Eggnog is a rich and creamy holiday drink made with cinnamon, nutmeg, vanilla, and bourbon. It’s EASY to make and the perfect treat to serve on Christmas eve!
Traditional Eggnog is a creamy spiced cocktail that is one of my all-time favorite Christmas traditions (especially topped with a bit of rum!).
You can use bourbon, brandy, whiskey, rum or amaretto for this eggnog recipe, or leave the alcohol out entirely for a non-alcoholic version. I usually make a boozy version for the adults, and a kid-friendly one without the extra bit mixed in.
For those of you concerned about the safety of consuming eggnog, rest assured we are not working with raw eggs here. We will be cooking the custard at a temperature just below a boil, but well about the temperature at which we would have any food safety concerns.
There are some eggnogs that are sold or homemade eggnog recipes that are made that call for raw eggs.
You can certainly make them if you feel comfortable doing so but there are many people who are immunocompromised and as someone who is certified in food safety I must tread carefully and recommend we work safely.
HOW DO YOU FIX HOMEMADE EGGNOG?
We create an egg yolk custard in a saucepan over a low simmer until we have a beautiful vanilla sauce, then we allow it to cool, thin with half and half (or heavy cream), add vanilla and bourbon and serve!
For a garnish you can top with a cinnamon stick, a dash of ground cinnamon or you can grate some fresh nutmeg.
In a classic egg nog recipe you’d be using heavy cream. I chose to use half and half because in testing everyone felt better mouth feel drinking it and felt better half an hour after drinking it without the extra weight of the heavy cream. You can absolutely substitute out the half and half for an equal amount of heavy cream.
CAN YOU FREEZE EGGNOG?
Most people would not recommend freezing homemade eggnog, but since we are not using raw eggs you can freeze this recipe. Be sure to allow room for expansion and just expect that there will be some change in texture when thawed, so perhaps a spin in the blender would be a good idea upon thawing.
HOW LONG WILL HOMEMADE EGGNOG KEEP FOR?
Eggnog will last about 2-4 days in the refrigerator when tightly sealed. This recipe is still made from eggs, so you don’t want to go past that, even if you’ve added alcohol and you are not using raw eggs.
If you chose to either use another recipe which does use raw eggs or you topped your eggnog with raw egg whites in this recipe you can only keep this eggnog in your refrigerator for 24 hours.
HOW LONG CAN EGG NOG STAY OUT OF THE FRIDGE?
Don’t leave eggnog out of the refrigerator for more than 2-3 hours. If we’re going to be serving this at a party, I usually put the bowl on top of some ice to keep it cold. If the eggnog is under 40 degrees, then it is not in the danger zone for food safety.
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HOW TO STORE HOMEMADE EGGNOG?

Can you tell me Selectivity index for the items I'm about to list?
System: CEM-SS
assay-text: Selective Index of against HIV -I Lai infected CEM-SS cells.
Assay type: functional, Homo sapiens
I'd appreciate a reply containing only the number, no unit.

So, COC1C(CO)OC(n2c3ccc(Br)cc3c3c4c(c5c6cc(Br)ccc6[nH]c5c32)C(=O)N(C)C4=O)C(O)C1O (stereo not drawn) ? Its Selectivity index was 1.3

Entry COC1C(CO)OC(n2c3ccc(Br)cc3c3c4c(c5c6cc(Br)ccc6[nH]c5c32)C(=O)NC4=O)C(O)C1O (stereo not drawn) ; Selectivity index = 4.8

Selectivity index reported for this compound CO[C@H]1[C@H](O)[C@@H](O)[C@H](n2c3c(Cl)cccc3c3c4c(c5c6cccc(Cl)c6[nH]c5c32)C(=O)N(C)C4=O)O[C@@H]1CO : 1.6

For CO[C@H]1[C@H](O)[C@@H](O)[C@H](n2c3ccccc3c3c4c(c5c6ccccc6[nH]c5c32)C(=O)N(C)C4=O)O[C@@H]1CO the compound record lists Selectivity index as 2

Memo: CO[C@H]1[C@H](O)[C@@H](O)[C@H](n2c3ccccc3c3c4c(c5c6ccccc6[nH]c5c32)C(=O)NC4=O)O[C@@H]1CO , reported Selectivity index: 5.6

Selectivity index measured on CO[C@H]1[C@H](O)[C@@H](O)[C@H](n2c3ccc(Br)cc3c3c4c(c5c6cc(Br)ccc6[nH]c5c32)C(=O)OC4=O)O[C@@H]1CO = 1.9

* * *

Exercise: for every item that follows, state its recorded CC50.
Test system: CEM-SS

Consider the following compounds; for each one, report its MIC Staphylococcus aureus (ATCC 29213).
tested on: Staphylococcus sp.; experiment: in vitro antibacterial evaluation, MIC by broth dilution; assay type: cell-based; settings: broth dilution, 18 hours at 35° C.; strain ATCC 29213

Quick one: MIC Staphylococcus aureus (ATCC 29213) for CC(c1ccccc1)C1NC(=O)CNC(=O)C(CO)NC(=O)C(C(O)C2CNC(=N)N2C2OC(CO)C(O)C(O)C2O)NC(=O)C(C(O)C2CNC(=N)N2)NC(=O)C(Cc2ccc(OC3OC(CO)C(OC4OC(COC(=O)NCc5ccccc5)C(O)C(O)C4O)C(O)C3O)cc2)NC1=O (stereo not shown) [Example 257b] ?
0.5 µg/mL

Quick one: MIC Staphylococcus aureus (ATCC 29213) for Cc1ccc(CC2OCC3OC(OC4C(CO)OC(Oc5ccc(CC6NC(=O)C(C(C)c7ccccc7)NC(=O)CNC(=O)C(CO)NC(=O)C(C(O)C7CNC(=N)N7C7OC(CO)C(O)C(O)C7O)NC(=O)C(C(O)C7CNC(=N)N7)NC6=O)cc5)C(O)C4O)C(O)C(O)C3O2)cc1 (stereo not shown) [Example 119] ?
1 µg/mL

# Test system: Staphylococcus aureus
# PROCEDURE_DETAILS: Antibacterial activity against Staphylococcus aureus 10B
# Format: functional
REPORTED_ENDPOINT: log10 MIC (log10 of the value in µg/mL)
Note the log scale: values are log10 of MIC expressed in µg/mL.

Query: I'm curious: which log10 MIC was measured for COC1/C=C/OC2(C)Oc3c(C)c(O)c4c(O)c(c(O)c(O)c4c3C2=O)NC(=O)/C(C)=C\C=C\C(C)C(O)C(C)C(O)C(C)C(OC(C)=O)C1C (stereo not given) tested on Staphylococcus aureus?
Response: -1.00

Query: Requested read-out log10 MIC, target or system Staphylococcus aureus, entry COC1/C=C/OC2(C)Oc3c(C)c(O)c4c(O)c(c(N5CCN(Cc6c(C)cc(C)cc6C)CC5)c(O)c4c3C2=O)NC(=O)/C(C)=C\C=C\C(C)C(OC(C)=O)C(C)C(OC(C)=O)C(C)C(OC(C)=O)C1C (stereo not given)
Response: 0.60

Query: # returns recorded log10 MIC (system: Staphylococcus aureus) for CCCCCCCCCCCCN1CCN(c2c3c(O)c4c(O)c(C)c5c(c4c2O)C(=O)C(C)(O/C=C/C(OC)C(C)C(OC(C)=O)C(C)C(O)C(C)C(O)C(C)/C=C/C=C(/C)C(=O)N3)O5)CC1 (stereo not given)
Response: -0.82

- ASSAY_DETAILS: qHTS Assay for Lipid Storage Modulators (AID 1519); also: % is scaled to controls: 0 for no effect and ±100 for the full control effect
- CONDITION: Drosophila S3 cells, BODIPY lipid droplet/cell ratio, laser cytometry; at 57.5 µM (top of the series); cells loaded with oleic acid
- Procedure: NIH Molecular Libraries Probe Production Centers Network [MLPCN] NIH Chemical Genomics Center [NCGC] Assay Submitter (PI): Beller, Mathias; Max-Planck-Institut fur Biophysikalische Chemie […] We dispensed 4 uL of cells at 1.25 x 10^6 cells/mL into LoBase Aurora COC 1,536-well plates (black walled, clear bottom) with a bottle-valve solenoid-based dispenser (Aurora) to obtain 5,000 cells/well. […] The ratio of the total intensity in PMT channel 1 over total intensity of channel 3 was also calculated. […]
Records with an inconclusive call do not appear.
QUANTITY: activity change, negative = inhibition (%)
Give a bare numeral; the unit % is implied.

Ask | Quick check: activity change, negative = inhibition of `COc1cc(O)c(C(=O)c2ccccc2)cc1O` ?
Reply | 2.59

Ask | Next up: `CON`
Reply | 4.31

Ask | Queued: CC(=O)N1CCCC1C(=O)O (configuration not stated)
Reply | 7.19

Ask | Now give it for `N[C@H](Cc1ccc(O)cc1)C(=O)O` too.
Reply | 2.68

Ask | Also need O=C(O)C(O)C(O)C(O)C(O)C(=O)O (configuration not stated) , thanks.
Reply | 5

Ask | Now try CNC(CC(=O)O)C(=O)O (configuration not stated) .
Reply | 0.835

Keep homemade eggnog in a tightly sealed container, better yet if the container is not see through as dairy breaks down in see through containers faster.
TIPS FOR MAKING EGGNOG
This recipe is best served cold, so I recommend making the eggnog the night before and refrigerating it until it is fully chilled.
The foamier parts of the eggnog will rise to the top but you can stir it right before serving for the creamiest texture.
Be sure not to bring the mixture to a boil or it will curdle which will make you have to start over.
Once you’ve made the base and before you add in the alcohol split the amount into two containers to cool so you can keep some non-alcoholic eggnog for non-drinking guests and for kids.
The recipe contains many egg yolks because you’re essentially creating a custard (or, really, an ice cream base). Do not substitute whole eggs in place of the egg yolk to prevent waste. Use the egg whites in another recipe or for breakfasts.
Homemade eggnog is not as thick as store-bought as synthetic emulsifiers are used in the store-bought varieties. We use a homemade custard that is thickened over time instead.
There is no fears of salmonella in this homemade eggnog recipe since we are cooking the egg yolks over medium heat.
If you want a frothy top to your egg nog you can also use the egg whites that you have left over from your recipe and beat them to soft peaks or stiff peaks and just fold them into a bit of eggnog and spoon them onto the top of your drink as a garnish with some whipped cream. If using these egg whites I suggest using pasteurized eggs because your egg whites can not be cooked before the egg whites are whipped, it will break down the egg whites ability to aerate.
Do not use a low-fat milk or a non-fat milk in place of a whole milk. Milk contains milk fat that is necessary in emulsifying the mixture and creating a creamy drink. If you substitute a lower fat milk you are creating a different drink altogether and a store-bought version will likely suit you better because they’ll use an artificial emulsifier that doesn’t depend on milk fat to thicken.
My best tip I can give you personally? Skip the whisky, go with the rum and grate some fresh nutmeg all over the top! It’s a personal nog favorite for December 25.
- Add the milk, cloves, vanilla and cinnamon into a saucepan over low heat and whisk constantly until it comes to a hint of a simmer (tiny bubbles on the edge start forming).
- In a stand mixer (or with a hand mixer) add the eggs and sugar until they lighten in color and get fluffier and like ribbons, about 4-5 minutes.
- Slowly add the egg mixture into the milk mixture, whisking while adding it in (careful not to let it boil).
- Strain, cool, add bourbon (if using), half and half, vanilla and nutmeg and refrigerate overnight.